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Title:A negotiated possession: law, race, and subjecthood in the Ceded Islands, 1763-1797
Author(s):Freund Carter, Heather
Director of Research:Rabin, Dana
Doctoral Committee Chair(s):Rabin, Dana
Doctoral Committee Member(s):Burton, Antionette; Crowston, Clare; Koslofsky, Craig; Morrissey, Robert
Department / Program:History
Discipline:History
Degree Granting Institution:University of Illinois at Urbana-Champaign
Degree:Ph.D.
Genre:Dissertation
Subject(s):Caribbean history
British Empire
French Empire
Atlantic World
law
race
revolution
Abstract:“A Negotiated Possession: Law, Race, and Subjecthood in the Ceded Islands,” begins in 1763 when the British Empire became much larger and more diverse because of territorial gains at the end of the Seven Years’ War (1756-1763) and concludes with indigenous dispossession and removal and the exile of scores of subjects. Historians often discuss what happened during wars and the terms of treaties, but seldom do they explore the real-world ramifications of those treaties. My work asks what this exchange of colonial territories meant for the people who suddenly found themselves the subjects of a different monarch and how colonial policies were adapted to the changes in the empire. I use a legal frame through which to examine how the incorporation of the Ceded Islands of Grenada, St. Vincent, Dominica, and Tobago into the British Empire provoked constitutional and humanitarian debates in the colonies and the metropole. I analyze how the British used the law to impose racial, class, and religious hierarchies on the population of the Ceded Islands, which was mostly composed of Francophone whites and free non-whites, enslaved Africans, and indigenous Caribs (known today as the Kalinago). I argue that these inhabitants negotiated the nature of their British subjecthood with officials in the colonies and in the metropole, with sometimes remarkable concessions. The Ceded Islands have been largely overlooked in the historiography of the Caribbean and the British Empire. Scholars often focus on the institution of slavery, the white planter class, or free people of color in one island. My multi-sited study examines multiple groups and asserts that the Ceded Islands must be understood in a trans-imperial context, as demonstrated by their mobile subjects. I demonstrate how the multi-ethnic and multi-national population affected arguments relating to subjecthood for non-Britons, including Catholics and non-white subjects, both in the Ceded Islands and the empire. I am joining a conversation about the integration of new territories and subjects into the British Empire and the relationship between law and empire discussed by scholars such as Lauren Benton and Eliga Gould. I am also adding to Caribbean histories scholarship exploring trans-imperial transfers of territories such as that of James Epstein, and Randy Browne. The Ceded Islands were surrounded by French and Spanish islands and had a rapidly expanding enslaved population, so accommodations were necessary to maintain a resident white population and to protect the islands from slave revolt and foreign invasion. It was in the best interest of British officials to allow French residents to retain their property and even vote and be elected to the legislature, even though Catholics in England could do none of these things and these moves were highly controversial both in the islands and in Britain. The First Carib War (1772-1773) sparked a debate in Parliament over the humanity of waging a war against an indigenous population in order to expand sugar and slavery in St. Vincent—the Caribs fought the British to a draw and retained their lands until 1796. In the 1790s, taking advantage of upheaval caused by French revolutionaries in Guadeloupe, anti-British rebellions that crossed racial, gender, religious, and class lines broke out in Dominica, Grenada, and St. Vincent. The non-British population accused of being among the rebels was exiled or executed after trials of dubious legality. After the ethnic cleansing was complete, the British could say they fully possessed the islands, but it had come at a steep cost financially, militarily, and in terms of human lives. Far from being traditional sugar islands like Barbados, the Ceded Islands were a laboratory of race and identity in the early modern world.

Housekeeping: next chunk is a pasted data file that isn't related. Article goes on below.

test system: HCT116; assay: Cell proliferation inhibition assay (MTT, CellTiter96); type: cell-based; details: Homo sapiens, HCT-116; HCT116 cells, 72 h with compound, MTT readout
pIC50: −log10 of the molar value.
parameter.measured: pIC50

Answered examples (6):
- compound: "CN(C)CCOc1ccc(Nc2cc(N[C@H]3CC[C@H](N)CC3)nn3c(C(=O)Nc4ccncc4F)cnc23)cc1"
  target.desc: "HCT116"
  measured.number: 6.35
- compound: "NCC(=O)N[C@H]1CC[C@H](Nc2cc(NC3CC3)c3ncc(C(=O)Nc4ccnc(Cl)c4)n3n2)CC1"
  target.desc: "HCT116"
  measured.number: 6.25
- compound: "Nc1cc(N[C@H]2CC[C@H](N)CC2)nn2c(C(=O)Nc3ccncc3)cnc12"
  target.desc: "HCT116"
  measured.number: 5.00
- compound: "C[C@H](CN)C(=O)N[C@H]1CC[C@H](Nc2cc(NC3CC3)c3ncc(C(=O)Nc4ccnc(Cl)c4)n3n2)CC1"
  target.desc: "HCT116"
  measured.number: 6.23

Issue Date:2021-07-15
Type:Thesis
URI:http://hdl.handle.net/2142/113203
Rights Information:Copyright 2021 Heather Freund Carter
Date Available in IDEALS:2022-01-12
Date Deposited:2021-08


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